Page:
Background & aims: Gastroesophageal reflux disease (GERD) interferes with the quality of life and carries an increased risk for esophageal adenocarcinoma. We investigated genetic influence in the development of reflux.
Methods: We compared concordance for reflux in monozygotic (MZ) and dizygotic (DZ) twins. All twins age 55 and older in the nationwide Swedish Twin Registry were invited to participate. Data were collected by computer-assisted telephone interviews. Reflux disease was defined by symptomatic heartburn or acid regurgitation occurring at least weekly.
Results: A total of 2178 monozygotic, 3219 same-sex dizygotic, and 3014 unlike-sex dizygotic twin pairs provided information. Overall, 15.3% of the twins had reflux. In men, the intraclass correlation for reflux was 0.29 (95% confidence interval [CI], 0.15-0.43) for monozygotic and 0.13 (95% CI, 0.02-0.25) for dizygotic pairs. In women, the correlation was 0.33 (95% CI, 0.22-0.44) for monozygotic and 0.14 (95% CI, 0.04-0.24) for dizygotic pairs. For unlike-sex dizygotic pairs, the correlation was 0.06 (95% CI, -0.01 to 0.14). Concordance for reflux was not caused by inherited obesity or alcohol use; inherited smoking may be a minor factor.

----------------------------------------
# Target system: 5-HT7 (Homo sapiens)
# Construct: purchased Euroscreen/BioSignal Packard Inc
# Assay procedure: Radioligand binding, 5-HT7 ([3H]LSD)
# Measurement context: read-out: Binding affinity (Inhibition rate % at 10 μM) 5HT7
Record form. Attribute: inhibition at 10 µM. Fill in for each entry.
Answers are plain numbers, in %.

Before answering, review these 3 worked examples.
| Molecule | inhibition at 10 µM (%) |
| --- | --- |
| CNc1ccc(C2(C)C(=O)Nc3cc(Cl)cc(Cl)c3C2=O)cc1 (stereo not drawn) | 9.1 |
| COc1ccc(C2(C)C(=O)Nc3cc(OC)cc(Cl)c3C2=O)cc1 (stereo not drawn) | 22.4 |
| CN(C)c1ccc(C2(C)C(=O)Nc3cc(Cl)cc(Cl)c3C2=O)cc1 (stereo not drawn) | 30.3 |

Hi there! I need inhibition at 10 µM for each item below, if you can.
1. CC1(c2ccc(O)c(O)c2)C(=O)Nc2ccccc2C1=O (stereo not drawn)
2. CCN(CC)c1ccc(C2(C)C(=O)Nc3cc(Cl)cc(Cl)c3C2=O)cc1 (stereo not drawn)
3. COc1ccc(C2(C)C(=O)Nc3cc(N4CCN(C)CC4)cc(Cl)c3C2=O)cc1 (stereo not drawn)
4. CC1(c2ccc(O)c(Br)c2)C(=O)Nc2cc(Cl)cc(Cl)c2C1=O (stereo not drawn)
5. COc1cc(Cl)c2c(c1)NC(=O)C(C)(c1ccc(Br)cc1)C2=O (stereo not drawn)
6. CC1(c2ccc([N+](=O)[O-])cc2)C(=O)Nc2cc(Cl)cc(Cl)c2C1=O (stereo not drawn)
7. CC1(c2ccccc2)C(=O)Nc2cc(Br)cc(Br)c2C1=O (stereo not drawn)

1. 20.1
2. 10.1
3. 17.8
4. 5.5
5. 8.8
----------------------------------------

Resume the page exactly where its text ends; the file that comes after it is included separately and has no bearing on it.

Conclusions: The increased concordance for reflux in monozygotic pairs, compared with dizygotic pairs, indicates genetic rather than shared environmental effects. Heritability accounted for 31% (23%-39%) of the liability to reflux disease in this population.